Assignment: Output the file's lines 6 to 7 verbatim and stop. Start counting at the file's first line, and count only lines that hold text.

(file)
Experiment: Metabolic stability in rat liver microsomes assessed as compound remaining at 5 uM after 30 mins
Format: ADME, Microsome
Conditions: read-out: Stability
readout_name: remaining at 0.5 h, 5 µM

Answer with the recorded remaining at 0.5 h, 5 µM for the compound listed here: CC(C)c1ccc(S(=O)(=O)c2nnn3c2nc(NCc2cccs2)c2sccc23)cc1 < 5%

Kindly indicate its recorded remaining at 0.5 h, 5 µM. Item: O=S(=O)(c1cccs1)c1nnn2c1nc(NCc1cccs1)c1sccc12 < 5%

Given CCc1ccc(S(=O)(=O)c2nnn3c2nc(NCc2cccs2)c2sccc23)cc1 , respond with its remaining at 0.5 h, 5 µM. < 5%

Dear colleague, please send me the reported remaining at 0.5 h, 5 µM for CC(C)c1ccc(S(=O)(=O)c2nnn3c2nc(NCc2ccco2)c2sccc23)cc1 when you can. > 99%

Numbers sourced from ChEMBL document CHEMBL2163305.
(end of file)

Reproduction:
Kindly indicate its recorded remaining at 0.5 h, 5 µM. Item: O=S(=O)(c1cccs1)c1nnn2c1nc(NCc1cccs1)c1sccc12 < 5%

Given CCc1ccc(S(=O)(=O)c2nnn3c2nc(NCc2cccs2)c2sccc23)cc1 , respond with its remaining at 0.5 h, 5 µM. < 5%